• I live in Canada, where the costs of car insurance have risen dramatically over the last few years. I drive a 12 year old car, have a perfect driving record and am over 25. I didn't even ensure it for collision (which is the most expensive part of the premium). And still, I pay over $2000/year for insurance.

    Basically i'm willing to sell my soul to the devil for cheaper insurance. If the devil wants me to drive with a black box, then so be it.
  • I'd imagine that much like pay as you go cell phone service, pay as you go car insurance will only be economical to very few individuals...maybe someone in a very large city who only drivers their car a few times a month.
    Can you imagine all the different things they would see you do that could cause them to increase the rates? Driving more than 500 miles a month, driving after 10pm, driving home from a bar, speeding any amount, rolling stop signs, driving in the rain or other poor weather, driving in heav
  • Smoking crack is good kids.

  • This is a near-total dupe of Big Brother in Your Front Seat [slashdot.org], from 10 August.

    I think Michael's RAM chips need a parity check. There's a failed chip in there somewhere...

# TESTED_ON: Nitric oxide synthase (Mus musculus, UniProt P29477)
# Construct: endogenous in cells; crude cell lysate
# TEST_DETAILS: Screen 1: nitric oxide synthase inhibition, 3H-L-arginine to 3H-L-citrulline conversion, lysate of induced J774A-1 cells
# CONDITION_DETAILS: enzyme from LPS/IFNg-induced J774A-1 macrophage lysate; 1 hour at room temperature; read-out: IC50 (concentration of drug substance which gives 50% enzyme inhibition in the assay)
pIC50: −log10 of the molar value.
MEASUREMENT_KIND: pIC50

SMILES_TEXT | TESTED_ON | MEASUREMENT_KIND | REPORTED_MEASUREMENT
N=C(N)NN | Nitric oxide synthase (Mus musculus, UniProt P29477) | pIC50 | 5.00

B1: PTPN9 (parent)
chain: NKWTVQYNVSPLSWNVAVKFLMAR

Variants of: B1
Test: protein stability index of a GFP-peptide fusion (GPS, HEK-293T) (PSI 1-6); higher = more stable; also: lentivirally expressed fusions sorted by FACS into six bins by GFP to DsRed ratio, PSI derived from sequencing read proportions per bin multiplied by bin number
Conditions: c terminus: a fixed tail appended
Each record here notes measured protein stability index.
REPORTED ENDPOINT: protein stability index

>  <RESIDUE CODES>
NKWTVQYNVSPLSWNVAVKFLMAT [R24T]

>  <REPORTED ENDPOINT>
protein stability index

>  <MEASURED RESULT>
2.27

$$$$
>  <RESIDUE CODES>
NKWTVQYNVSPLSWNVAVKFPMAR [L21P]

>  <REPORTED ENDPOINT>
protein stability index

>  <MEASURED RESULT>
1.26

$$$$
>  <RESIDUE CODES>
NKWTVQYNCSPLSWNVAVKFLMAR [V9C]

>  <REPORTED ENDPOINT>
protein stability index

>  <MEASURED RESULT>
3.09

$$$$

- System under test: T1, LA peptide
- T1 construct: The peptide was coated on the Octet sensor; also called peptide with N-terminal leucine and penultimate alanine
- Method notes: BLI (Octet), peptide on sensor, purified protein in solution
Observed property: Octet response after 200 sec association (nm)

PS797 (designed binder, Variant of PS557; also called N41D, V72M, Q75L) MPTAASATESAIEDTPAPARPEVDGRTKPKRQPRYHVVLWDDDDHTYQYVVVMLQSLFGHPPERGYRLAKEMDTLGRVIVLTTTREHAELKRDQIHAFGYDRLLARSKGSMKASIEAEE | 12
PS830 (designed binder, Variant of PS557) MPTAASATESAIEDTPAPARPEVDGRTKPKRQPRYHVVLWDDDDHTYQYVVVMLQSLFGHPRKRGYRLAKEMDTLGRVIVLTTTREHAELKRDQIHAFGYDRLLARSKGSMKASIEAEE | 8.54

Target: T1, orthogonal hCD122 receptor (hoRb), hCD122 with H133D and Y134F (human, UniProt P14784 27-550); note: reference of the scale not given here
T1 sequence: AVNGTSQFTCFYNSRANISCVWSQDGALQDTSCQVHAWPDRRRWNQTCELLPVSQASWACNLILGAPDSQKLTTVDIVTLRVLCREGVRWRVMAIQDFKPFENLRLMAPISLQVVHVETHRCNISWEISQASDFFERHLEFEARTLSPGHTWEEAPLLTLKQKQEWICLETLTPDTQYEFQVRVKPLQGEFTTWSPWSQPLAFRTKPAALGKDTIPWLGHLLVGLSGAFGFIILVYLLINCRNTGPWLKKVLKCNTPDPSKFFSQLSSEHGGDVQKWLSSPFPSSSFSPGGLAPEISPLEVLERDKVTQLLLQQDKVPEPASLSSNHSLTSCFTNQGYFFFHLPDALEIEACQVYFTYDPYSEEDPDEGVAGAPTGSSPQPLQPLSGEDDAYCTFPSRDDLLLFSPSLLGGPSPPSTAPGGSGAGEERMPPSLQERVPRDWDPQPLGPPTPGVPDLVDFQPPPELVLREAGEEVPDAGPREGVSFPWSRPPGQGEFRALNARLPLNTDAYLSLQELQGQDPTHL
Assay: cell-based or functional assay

p
  • But of course.

    I currently pay $1500 a year, with a PRISTINE driving record, for a 100% paid-off nissan, and a 2002 Jeep wrangler (still making payments).

    I drive ZERO miles to work, and average 10-20 miles per week.

    Why I am paying this much for insurance? Because I'm living in a state with bad statistics. I would GLADLY let my insurance company monitor my driving, or lack thereof, to save money (if the money's right, of course)
  • "I'm sorry sir..." (Score:5, Insightful)

    by nzgeek (232346) * on Saturday August 21, 2004 @02:44PM (#10033727) Homepage Journal
    "...but our GPS log show that you were travelling at 56 mph moments before the accident. We're going to have to decline your claim..."

    People don't seem to realise that an insurance company's sole purpose in existence is to NOT pay out on claims. Otherwise how do they increase their profits?! Anything that can help them reduce the percentage of claims that are paid out will be snapped up.
    • by Skater (41976) on Saturday August 21, 2004 @02:51PM (#10033772) Homepage Journal
      They make money not paying claims, but they make more money on investments. That's the real profit - the collecting of premiums and paying claims is just supporting their stock market habit.

      --RJ